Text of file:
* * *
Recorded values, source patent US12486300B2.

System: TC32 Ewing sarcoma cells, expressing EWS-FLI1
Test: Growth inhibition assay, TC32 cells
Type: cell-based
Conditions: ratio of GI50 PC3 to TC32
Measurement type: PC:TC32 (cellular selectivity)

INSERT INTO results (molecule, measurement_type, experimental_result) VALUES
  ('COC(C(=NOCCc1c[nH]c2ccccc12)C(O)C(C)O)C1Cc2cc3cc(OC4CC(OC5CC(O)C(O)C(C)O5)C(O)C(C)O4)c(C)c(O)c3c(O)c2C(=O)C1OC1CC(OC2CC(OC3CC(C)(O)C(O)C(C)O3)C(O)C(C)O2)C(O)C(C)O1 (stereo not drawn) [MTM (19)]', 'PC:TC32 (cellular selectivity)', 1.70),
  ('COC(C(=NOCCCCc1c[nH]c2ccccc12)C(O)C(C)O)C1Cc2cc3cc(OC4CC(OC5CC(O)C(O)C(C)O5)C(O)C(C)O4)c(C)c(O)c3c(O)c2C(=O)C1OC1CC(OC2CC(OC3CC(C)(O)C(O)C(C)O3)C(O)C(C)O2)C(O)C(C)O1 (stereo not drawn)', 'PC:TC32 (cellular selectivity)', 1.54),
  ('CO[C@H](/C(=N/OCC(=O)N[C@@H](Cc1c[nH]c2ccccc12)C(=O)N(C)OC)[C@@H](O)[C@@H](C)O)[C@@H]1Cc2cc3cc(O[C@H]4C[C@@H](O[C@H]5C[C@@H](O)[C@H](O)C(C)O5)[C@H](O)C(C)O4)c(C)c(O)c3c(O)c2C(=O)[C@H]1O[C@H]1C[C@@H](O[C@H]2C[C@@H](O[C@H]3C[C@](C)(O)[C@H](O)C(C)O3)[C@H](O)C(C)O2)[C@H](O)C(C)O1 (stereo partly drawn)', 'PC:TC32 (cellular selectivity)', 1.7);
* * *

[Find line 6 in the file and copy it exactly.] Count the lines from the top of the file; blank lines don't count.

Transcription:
Measurement type: PC:TC32 (cellular selectivity)